After exploring ‘Old Rangoon’ and having lunch with a charismatic Italian pensioner who wouldn’t stop talking about the Roman Empire, we took a cab to Inya Lake. Rangoon’s largest lake and the home of democracy campaigner Aung San Suu Kyi. There’s not a lot to see at the Lady’s house now, except for barbed wire, high walls and a couple of red flags. The lake itself is large and picturesque, hidden from view of the main roads and surrounded by vast mansions of the Burmese elite.

It was approaching late afternoon by now, the perfect time to visit the relatively unknown (outside of traveler circles) yet awe-inspiring Shwedagon Pagoda. This truly is one of the most spectacular places I’ve visited.

It’s the most sacred pagoda in Burma with a golden stupa rising to a height of 99 metres on top of Singuttura hill, dominating the Rangoon skyline. The pictures don’t do it justice.

Monks at the Shwedagon Pagoda

The only negative (if there is one) – this is a tourist hot-spot, for good reason. If we didn’t see any during the day, we certainly made up for it at the Shwedagon. There were a good number of Senior European Citizens in large tour groups.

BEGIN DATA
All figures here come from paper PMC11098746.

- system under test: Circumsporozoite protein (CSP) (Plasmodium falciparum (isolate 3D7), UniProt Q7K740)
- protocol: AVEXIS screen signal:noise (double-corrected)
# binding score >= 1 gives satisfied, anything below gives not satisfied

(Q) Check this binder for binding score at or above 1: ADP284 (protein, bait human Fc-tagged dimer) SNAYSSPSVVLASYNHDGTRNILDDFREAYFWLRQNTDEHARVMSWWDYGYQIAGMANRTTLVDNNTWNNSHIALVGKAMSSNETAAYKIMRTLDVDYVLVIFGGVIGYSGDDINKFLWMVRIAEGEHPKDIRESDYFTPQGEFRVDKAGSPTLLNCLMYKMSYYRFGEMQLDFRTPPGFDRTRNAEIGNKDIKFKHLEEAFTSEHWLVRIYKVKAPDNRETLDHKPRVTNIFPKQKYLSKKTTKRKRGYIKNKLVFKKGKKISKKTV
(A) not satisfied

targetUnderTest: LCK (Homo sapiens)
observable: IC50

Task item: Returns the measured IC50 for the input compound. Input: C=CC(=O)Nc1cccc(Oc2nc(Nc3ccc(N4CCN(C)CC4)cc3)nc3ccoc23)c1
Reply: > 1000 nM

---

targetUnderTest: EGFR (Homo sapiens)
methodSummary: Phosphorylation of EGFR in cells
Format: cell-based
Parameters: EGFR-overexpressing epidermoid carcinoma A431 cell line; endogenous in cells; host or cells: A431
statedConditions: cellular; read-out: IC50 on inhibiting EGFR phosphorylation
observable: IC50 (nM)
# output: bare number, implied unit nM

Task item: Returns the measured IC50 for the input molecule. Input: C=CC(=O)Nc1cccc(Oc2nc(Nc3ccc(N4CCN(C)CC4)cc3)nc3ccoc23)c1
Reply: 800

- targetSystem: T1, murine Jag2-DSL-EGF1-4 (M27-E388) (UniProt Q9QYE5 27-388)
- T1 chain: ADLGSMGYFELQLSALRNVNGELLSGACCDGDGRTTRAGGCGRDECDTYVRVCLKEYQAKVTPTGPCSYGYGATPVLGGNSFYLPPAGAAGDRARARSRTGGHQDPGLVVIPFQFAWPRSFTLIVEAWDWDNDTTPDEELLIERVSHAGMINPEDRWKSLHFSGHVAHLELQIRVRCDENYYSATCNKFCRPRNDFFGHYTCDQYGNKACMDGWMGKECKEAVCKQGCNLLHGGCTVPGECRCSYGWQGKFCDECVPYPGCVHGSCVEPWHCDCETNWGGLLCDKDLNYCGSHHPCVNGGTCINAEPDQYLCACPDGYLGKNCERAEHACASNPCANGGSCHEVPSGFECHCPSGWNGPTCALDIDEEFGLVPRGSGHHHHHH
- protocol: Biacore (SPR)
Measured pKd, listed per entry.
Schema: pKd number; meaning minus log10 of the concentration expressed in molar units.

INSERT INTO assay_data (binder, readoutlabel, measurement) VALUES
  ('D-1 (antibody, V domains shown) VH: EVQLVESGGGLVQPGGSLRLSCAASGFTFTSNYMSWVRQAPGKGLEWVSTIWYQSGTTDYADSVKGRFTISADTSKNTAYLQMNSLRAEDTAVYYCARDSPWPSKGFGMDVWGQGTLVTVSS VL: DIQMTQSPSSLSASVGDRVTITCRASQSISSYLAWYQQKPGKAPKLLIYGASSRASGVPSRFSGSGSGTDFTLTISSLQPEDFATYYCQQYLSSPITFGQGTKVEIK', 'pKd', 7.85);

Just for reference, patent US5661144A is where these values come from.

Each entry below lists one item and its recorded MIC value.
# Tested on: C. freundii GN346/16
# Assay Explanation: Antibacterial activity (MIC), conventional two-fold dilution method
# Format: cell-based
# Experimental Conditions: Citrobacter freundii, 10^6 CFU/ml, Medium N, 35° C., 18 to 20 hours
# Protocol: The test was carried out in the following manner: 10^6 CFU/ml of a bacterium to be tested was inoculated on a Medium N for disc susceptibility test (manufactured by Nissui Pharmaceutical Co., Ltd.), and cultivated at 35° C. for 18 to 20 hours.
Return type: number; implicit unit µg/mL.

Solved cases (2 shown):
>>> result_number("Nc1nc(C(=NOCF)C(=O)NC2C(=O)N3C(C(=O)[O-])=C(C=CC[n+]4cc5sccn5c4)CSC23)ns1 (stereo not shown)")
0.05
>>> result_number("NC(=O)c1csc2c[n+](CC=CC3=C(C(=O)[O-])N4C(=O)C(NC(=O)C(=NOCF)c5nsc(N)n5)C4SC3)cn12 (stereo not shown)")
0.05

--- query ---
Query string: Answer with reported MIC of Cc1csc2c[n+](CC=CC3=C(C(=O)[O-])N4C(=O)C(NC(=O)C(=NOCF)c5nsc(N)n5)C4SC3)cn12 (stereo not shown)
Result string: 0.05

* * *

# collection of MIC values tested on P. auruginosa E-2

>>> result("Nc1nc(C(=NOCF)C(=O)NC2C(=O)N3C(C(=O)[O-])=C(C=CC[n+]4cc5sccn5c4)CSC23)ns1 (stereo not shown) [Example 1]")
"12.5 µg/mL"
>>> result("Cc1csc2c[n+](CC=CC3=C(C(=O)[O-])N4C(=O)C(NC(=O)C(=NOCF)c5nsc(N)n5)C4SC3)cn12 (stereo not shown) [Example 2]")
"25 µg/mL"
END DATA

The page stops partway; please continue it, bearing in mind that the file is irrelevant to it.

My only concern is that as tourism takes off in Burma, the Shwedagon will become a zoo for tourists (it’s going that way already) and the Burmese will be deterred from visiting their most sacred landmark. Hopefully the authorities will find a way of ‘nipping the problem in the bud’ before it get’s too serious.

Sadly, I’m not particularly optimistic.

As mentioned before, Rangoons infrastructure is somewhat basic. This includes transportation, which is primitive by modern standards. There’s no subway, monorail or reliable bus network. However, there is the Rangoon Circular Railway.This is a 28.5 mile 39 station loop system that connects satellite towns and suburbs to the commercial centre of the city. We’d heard it was an interesting way to see the different cross-sections of life in Rangoon.